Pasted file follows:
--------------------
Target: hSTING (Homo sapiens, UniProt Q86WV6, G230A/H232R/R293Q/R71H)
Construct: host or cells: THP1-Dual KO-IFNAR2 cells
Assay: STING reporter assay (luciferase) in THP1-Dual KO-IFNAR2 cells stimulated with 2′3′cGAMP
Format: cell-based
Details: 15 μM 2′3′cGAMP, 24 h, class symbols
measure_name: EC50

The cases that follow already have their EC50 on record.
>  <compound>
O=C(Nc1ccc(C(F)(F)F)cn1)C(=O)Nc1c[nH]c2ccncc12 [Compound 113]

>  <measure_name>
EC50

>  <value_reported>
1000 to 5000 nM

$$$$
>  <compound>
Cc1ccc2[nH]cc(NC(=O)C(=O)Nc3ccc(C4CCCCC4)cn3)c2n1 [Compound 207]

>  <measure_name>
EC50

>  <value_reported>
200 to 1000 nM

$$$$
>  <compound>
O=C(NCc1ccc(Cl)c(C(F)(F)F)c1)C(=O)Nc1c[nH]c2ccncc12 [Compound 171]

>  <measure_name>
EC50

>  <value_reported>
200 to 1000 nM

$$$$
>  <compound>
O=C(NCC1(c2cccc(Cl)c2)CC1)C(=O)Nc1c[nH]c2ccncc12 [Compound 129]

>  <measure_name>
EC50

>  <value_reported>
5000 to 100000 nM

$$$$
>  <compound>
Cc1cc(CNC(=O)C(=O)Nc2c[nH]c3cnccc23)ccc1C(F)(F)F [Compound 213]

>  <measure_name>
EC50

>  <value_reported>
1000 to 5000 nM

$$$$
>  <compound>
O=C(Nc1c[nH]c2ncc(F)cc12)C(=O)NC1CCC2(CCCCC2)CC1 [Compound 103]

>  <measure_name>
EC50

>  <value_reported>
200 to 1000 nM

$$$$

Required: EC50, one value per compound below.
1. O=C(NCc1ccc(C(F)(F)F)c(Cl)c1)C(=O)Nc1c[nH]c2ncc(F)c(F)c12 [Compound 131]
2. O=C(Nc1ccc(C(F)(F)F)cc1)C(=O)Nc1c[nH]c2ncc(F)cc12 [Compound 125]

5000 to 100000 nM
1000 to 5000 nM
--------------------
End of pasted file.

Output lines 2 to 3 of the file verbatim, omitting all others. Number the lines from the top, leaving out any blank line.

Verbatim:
Construct: host or cells: THP1-Dual KO-IFNAR2 cells
Assay: STING reporter assay (luciferase) in THP1-Dual KO-IFNAR2 cells stimulated with 2′3′cGAMP